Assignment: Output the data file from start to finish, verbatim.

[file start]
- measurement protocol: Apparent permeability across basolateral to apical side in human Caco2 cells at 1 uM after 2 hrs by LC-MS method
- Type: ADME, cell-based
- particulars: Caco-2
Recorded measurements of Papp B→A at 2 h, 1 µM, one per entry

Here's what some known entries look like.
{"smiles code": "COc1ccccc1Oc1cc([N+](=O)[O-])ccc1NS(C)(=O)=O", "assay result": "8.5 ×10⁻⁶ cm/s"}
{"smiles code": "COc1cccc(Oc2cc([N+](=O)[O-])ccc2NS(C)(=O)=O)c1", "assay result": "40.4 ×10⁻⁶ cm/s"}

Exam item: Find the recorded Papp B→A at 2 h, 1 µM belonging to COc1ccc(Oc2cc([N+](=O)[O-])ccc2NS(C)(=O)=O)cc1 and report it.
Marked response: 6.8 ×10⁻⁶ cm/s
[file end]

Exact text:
- measurement protocol: Apparent permeability across basolateral to apical side in human Caco2 cells at 1 uM after 2 hrs by LC-MS method
- Type: ADME, cell-based
- particulars: Caco-2
Recorded measurements of Papp B→A at 2 h, 1 µM, one per entry

Here's what some known entries look like.
{"smiles code": "COc1ccccc1Oc1cc([N+](=O)[O-])ccc1NS(C)(=O)=O", "assay result": "8.5 ×10⁻⁶ cm/s"}
{"smiles code": "COc1cccc(Oc2cc([N+](=O)[O-])ccc2NS(C)(=O)=O)c1", "assay result": "40.4 ×10⁻⁶ cm/s"}

Exam item: Find the recorded Papp B→A at 2 h, 1 µM belonging to COc1ccc(Oc2cc([N+](=O)[O-])ccc2NS(C)(=O)=O)cc1 and report it.
Marked response: 6.8 ×10⁻⁶ cm/s